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Market Meals – Simple Spring Salads

Simple Spring Salads and

Unscheduled Childhoods

By Summer Miller

“We aren’t going to girl scouts tonight,” I said half expecting my daughter to protest. I was done with our over-scheduled spring. I was done sitting in rooms watching my kids learn scouting lessons. I was done sitting on the sidelines of soccer practice and games, racing home from school just to race out the door again to drop them off or pick them or sit at the head of a lap lane at the pool while a patient coach tried to teach the art of treading water. The kids were grumpy. I was grumpy. I just wanted to be home.

“Yes!” she practically yelped! Within moments she and her brother simultaneously bolted toward their rooms.

They stripped off their clothes and pulled themselves into their swimsuits one flailing body part at a time. Shorts, underwear and T-shirts were flung from one end of the house to the other in a dizzying display of childhood enthusiasm.

They needed help locating the water guns and sprinkler, but once they were set up I sat back in the quiet of my kitchen and listened to roars of laugher pour in through open windows.

This is the childhood I wanted for them. The carefree nothingness that this time in their lives should exude, but also this is the motherhood I dreamed of. This is the part I’ve been waiting for, and I’ve wanted since the very beginning. The part where I get watch them play together without trying to kill each other, where I watch their creativity unfold and I smileat their laughter. It’s where I make a mental photograph of water arching through the air onto drenched bodies, and where bare feet run as fast as they can across gravel driveways and imperfect lawns without a thought or care. No need for half-time, no uniform required, no patches to iron on or shop for, and no rules – just unabashed freedom from worry and expectation for myself and for them.

With The school year ending, and Memorial Day announcing the beginning of summer my family goal is to be as unscheduled as possible, and hope you find some time for that too. This simple Radish and Edamame Salad with Lemon Vinaigrette is a great way to use up the undervalued, inexpensive and humble radish, which is plentiful this time year. It’s a great side dish to balance the greasy burgers and bratwurst sure to be in full force at most Memorial Day barbecues.

Radish and Edamame Salad with Lemon Vinaigrette

Serves 4; ¾ cup per person

As the recipe is written it’s best for a side salad at dinner, but you can easily double it to serve at your Memorial Day party. Salt causes radishes to release their liquid, which can water down your vinaigrette and soften your radishes. It’s best to dress this salad right before serving. If you have an aversion to salad and you must eat things on crostini aka fancy toast, I’ve provided an alternate recipe below the main recipe.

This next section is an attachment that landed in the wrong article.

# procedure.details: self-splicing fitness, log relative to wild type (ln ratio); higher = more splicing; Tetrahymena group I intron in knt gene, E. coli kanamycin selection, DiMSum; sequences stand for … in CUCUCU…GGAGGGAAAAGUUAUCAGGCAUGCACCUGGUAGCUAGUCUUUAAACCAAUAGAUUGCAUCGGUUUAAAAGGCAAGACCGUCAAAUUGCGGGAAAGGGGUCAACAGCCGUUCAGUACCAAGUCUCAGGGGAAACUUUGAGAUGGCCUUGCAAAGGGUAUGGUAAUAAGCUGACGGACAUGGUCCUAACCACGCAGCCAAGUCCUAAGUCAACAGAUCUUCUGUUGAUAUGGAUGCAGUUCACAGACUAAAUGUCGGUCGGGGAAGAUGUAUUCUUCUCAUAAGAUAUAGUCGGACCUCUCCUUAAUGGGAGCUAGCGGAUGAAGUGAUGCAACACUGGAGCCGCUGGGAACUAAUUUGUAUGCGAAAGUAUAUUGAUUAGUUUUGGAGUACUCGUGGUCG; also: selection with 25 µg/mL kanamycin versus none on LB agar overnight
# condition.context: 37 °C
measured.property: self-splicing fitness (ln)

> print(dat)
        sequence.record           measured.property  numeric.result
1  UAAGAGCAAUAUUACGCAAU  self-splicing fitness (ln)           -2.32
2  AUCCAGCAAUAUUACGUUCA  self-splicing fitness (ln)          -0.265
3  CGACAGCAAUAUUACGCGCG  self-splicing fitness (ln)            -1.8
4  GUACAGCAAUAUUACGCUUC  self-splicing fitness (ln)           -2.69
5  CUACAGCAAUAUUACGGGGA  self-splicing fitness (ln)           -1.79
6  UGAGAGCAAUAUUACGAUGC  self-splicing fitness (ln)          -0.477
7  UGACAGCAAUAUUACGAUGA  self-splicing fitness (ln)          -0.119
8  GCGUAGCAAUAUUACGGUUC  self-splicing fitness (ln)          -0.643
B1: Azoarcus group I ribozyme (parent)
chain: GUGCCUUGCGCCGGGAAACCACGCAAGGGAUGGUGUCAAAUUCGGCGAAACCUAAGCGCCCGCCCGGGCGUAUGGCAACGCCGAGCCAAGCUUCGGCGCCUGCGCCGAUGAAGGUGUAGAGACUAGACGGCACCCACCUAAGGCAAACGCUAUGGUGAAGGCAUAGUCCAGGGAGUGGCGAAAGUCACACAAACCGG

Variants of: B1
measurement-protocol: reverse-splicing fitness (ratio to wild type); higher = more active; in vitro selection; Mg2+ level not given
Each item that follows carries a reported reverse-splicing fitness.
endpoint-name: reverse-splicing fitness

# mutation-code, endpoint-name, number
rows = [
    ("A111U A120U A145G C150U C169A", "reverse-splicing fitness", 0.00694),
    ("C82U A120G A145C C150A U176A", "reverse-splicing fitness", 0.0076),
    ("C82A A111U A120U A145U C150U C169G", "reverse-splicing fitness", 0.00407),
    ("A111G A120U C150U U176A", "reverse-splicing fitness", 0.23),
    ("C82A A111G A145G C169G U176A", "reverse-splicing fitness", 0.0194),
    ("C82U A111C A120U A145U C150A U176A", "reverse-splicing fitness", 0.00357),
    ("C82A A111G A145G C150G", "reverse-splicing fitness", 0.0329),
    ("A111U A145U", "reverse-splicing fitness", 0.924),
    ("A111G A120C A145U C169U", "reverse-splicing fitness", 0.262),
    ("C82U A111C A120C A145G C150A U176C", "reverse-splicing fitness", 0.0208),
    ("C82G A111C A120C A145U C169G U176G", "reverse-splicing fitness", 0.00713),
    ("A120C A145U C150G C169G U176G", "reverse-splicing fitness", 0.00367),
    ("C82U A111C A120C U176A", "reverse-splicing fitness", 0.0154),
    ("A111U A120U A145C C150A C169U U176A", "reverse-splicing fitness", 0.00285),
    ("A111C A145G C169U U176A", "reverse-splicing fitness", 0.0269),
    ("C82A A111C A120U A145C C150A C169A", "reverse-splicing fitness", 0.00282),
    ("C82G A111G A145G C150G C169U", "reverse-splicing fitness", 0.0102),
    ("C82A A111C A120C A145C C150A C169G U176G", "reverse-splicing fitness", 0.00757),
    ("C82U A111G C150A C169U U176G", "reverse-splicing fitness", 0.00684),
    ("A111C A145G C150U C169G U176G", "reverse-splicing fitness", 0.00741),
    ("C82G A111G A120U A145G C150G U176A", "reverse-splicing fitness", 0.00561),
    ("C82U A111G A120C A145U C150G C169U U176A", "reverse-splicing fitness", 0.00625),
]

• For the Salad

1 cup shelled edamame, blanched  

12 large red radishes, diced

8 blades of chives, snipped on the bias with kitchen scissors

zest of one large lemon

  • For the Vinaigrette

1 tablespoon olive oil

2 teaspoons lemon juice

1/4 teaspoon kosher salt

7-8 cracks of fresh ground pepper

8 oz of chèvre (optional recipe see below)

1 French baguette (optional recipe see below)

Bring a pot of heavily salted water to a boil. Make it salty like the sea.  Add the edamame. Let cook for about 10 seconds. Drain and cool. Set aside.

In a medium bowl, combine diced radishes, chives, and zest. Stir in cooled edamame.

In a small bowl whisk together vinaigrette ingredients. Taste it, and adjust as you see fit.

Optional Recipe

It’s easy to transform this salad into a fresh and vibrant appetizer. Make the salad as directed above, but triple the vinaigrette recipe. Drizzle 1 tablespoon of vinaigrette on the salad and stir to coat. Slice the baguette on the bias and toast in a 375-degree oven, this should only take a few minutes depending up on how thickly you slice the bread. Let cool, then brush each slice with remaining vinaigrette. Spread a bit of chèvre on each slice, then top with a spoonful of the radish and edamame salad. Sprinkle with a bit of salt and another crack of pepper. Arrange on a platter and serve.

If you’d rather enjoy it as snack or appetizer. Leave the salad as is, but double the vinaigrette recipe. Thinly slice a baguette on the bias, toast the individual slices in your oven. Toss the vegetables in 1 tablespoon of vinaigrette, and brush the rest onto the toasted baguette slices. Spread plain chèvre on each slice then top with a spoonful of the salad.

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